SEOUL — Regrettably, the preference of U.S. policymakers to look to occupied Germany and Japan for policy guidance has blinded them to the pitfalls they are now facing in Iraq. Instead, they should be immersing themselves in the six-volume, thousand-page “History of the American Military Government in Korea 1945-1948” for a sobering reality check.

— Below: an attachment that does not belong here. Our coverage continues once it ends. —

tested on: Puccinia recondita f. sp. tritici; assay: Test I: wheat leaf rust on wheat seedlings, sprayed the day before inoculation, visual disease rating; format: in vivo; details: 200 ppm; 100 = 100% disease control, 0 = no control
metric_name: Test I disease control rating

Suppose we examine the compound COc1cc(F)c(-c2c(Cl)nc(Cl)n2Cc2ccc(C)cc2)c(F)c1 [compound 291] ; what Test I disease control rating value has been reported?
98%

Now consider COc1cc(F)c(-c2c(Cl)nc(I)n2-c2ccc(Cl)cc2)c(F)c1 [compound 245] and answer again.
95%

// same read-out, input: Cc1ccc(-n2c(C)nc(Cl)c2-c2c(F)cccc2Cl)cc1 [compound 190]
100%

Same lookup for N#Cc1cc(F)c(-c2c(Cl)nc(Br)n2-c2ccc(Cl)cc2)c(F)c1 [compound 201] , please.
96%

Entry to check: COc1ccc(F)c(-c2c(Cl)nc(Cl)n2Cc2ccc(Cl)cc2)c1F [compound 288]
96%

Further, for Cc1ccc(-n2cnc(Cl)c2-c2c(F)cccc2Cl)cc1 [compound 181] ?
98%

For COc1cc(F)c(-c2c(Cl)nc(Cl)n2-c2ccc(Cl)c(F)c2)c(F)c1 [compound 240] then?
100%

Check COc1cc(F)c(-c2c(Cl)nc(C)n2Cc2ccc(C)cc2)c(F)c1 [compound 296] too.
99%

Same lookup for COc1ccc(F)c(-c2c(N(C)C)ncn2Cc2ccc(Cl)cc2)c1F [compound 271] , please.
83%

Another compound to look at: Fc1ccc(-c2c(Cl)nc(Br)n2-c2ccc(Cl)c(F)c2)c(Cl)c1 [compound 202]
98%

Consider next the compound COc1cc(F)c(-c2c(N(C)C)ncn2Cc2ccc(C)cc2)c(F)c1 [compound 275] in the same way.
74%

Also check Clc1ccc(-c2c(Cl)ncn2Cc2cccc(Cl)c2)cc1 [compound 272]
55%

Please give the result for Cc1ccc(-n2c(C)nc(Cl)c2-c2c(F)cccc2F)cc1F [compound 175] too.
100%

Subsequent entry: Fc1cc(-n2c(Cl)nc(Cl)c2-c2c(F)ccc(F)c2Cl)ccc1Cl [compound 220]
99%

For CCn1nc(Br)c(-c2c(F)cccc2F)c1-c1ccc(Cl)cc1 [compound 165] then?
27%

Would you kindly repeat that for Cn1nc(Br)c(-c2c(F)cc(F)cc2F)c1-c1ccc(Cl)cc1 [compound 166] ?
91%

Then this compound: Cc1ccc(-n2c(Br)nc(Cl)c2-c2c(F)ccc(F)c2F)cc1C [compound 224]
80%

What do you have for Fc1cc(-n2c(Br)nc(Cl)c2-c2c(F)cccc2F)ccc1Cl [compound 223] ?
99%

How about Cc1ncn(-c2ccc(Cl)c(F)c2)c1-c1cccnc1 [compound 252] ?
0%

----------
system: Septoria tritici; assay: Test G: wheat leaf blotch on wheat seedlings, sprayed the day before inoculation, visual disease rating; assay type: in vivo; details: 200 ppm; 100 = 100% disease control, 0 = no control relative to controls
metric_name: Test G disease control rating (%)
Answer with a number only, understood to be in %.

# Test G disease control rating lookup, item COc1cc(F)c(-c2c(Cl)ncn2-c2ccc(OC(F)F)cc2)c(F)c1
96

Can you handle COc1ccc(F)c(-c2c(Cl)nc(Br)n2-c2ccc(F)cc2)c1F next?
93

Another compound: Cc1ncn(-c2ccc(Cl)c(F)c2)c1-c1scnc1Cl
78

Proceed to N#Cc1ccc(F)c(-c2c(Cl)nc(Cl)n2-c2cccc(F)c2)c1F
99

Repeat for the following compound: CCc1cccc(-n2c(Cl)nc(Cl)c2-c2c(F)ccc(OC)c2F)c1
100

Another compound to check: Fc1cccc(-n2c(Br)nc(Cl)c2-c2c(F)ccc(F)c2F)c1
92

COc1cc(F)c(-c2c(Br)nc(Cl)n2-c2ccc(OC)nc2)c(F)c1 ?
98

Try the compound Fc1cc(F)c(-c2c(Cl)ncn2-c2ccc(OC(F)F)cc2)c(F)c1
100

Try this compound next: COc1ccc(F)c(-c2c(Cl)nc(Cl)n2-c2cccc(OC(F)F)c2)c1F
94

What is happening in Iraq today is closer to what transpired in Korea between 1946 and 1948 — a raging insurgency that never really ended (or, more accurately, exploded with the start of the Korean War.) In short, security was never a fait accompli in liberated Korea, and a three-year struggle to form a provisional government ended with national division and, ultimately, civil war.

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